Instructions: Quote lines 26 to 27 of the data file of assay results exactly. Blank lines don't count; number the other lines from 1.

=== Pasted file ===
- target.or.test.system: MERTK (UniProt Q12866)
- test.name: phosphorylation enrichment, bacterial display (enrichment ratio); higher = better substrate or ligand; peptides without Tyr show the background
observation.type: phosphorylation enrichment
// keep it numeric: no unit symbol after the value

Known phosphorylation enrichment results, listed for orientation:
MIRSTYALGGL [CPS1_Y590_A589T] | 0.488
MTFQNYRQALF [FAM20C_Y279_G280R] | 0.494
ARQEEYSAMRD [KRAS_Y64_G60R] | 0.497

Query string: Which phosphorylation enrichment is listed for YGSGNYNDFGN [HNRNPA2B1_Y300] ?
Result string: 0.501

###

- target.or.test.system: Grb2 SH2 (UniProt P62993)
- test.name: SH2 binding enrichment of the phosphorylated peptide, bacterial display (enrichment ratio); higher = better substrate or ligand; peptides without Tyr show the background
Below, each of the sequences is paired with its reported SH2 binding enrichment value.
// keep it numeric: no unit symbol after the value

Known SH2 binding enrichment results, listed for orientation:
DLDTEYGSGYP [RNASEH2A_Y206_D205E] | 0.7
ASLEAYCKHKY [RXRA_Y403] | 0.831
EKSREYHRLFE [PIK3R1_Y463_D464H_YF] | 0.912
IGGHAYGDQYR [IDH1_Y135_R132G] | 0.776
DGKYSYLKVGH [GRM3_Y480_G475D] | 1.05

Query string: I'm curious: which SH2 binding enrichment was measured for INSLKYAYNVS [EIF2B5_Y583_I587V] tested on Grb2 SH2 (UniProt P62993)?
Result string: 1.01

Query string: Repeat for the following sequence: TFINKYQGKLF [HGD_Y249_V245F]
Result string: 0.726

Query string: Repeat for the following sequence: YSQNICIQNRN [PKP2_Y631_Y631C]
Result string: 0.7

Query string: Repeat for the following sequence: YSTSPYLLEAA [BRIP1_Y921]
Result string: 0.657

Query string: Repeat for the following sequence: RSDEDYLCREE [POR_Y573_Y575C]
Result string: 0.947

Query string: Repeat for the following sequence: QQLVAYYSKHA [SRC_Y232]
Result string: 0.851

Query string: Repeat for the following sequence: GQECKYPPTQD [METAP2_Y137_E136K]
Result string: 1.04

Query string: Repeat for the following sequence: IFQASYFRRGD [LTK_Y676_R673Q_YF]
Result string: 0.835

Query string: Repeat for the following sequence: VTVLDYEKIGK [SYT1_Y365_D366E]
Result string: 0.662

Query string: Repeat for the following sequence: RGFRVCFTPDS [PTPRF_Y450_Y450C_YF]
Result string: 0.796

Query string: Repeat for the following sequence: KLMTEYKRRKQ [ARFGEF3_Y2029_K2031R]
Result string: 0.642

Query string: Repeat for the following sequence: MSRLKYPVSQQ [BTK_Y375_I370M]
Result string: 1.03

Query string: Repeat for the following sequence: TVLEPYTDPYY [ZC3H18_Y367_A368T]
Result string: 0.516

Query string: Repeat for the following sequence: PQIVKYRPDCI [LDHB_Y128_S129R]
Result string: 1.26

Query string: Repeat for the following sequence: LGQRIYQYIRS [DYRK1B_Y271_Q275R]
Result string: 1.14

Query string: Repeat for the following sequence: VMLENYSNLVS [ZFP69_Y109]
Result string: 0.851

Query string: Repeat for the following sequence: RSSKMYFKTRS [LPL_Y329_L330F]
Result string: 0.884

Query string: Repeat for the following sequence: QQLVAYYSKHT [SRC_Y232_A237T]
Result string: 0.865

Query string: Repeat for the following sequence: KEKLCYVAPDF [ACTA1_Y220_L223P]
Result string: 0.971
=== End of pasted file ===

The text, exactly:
Query string: Repeat for the following sequence: YSQNICIQNRN [PKP2_Y631_Y631C]
Result string: 0.7